"Faul" learned to imitate his target, Paul McCartney.
Dr. Henry M. Truby of the University of Miami used samples from three Beatles songs sung by Paul McCartney (Yesterday, Penny Lane, and Hey Jude) and produced three very different sonagrams.Reeve, Andru J., Turn Me On, Dead Man: The Complete Story of the Paul McCartney Death Hoax, Ann Arbor: Popular Culture, Ink, 1994: 69.
[T]he term "record" means any item, collection, or grouping of information about an individual that is maintained by an agency, including, but not limited to, ... other identifying particular assigned to the individual, such as a ... voice print ...... (B) unique biometric data, such as ... voice print ...; ...[T]he district court found that duty titles were not comparable to captured immutable characteristics such as finger or voice prints or photographs. The district court reached these conclusions because an individual's duty title changes over time, because multiple people can concomitantly have the same or similar duty titles, and because each individual has predecessor and successor holders of the same duty titles. We agree with the reasoning and conclusions of the district court. In circumstances where duty titles pertain to one and only one individual, such as the examples of identifying particulars provided in the statutory text (finger or voice print or photograph), duty titles may indeed be "identifying particulars" as that term is used in the definition of "record" in the Privacy Act. For the reasons detailed by the district court, however, the [**9] duty titles in this [*188] case are not "identifying particulars" because they do not pertain to one and only one individual.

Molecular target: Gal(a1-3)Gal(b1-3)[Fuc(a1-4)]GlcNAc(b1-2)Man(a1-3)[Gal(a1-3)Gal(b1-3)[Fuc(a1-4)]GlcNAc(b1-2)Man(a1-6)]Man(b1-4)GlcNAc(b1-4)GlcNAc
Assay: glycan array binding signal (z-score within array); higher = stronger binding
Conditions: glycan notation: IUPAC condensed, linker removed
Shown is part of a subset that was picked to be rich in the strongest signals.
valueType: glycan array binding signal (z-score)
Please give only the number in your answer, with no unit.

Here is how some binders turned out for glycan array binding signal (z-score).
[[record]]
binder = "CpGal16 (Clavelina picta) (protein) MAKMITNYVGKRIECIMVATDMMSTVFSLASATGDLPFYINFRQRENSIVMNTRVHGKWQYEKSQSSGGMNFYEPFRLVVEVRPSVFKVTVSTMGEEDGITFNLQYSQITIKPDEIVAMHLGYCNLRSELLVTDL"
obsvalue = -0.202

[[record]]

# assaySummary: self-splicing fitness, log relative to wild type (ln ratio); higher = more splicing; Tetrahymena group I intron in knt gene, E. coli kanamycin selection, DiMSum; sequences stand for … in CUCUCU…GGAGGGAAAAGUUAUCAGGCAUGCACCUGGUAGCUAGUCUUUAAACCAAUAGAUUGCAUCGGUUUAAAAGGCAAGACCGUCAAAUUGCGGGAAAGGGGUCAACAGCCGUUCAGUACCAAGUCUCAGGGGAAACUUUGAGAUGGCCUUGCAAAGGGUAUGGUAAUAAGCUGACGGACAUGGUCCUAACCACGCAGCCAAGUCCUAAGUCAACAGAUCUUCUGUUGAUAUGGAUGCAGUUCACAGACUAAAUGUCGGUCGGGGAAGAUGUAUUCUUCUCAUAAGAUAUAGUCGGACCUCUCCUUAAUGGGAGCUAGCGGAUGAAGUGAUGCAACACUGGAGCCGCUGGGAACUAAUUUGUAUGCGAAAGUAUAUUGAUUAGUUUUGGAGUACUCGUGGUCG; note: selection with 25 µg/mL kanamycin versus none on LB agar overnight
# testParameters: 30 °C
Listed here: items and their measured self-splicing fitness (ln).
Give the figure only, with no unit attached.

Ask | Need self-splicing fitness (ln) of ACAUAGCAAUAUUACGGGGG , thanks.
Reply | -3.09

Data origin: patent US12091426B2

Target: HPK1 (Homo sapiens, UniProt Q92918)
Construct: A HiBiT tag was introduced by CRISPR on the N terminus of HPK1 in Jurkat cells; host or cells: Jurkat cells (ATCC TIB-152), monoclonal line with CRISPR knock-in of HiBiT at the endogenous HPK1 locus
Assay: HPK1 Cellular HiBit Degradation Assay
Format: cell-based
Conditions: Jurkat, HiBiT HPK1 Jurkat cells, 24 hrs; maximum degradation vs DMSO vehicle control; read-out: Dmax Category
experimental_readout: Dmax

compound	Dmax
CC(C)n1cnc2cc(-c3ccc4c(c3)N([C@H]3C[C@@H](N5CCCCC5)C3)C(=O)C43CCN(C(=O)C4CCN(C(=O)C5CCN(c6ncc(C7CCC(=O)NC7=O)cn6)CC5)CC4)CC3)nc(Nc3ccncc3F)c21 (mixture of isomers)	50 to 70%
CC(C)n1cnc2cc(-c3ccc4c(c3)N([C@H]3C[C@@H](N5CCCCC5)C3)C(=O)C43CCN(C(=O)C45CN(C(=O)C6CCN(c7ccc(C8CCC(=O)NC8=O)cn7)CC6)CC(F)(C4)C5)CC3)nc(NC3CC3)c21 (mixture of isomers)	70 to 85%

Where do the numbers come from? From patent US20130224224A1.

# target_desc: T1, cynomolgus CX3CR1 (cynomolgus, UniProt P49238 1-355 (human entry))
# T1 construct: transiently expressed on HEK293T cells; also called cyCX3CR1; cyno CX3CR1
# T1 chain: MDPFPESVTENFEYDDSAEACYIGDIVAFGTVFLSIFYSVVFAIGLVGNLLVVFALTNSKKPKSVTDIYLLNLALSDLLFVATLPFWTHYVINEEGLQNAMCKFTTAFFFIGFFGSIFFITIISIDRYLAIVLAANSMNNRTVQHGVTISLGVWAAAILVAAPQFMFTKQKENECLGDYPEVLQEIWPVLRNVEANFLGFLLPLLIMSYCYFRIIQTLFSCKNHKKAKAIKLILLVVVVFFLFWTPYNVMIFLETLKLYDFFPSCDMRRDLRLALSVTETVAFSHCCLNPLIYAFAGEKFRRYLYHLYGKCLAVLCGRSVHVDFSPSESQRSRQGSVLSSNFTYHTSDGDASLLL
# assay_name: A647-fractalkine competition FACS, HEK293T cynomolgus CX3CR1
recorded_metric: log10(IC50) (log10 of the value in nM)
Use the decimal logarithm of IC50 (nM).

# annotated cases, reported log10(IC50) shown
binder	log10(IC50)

If you focus in on the voices, obvious differences are detectable.
Paul's vocal track on "The Night Before":
It seems the studio magiCIAns might have used something called "audio stretching" to make Faul's voice sound more like Paul's. This is from "Sgt. Pepper":
The only real version of Sgt. Pepper is the mono version," says former Beatles sound engineer Richard Lush. "There are all sorts of things on the mono, little effects here and there, which the stereo didn't have."
Because stereo wasn't as commonplace in the 60's, the mono mixes were always given top priority. That meant in this case the mono mixing was done with much love and care, with the Beatles in attendance, whereas the stereo mixes were made in just a few hours afterwards by Producer George Martin alone. Of course, stereo was soon to take over and this meant that this original mono mix with all its subtle differences (like, for example, She's Leaving Home played at the right speed rather than slowed down as it is on the stereo) was soon deleted...
The Beatles - Sgt. Pepper's Monomix
Here is an example of studio magic being used on "Strawberry Fields Forever" to change how the voice sounded: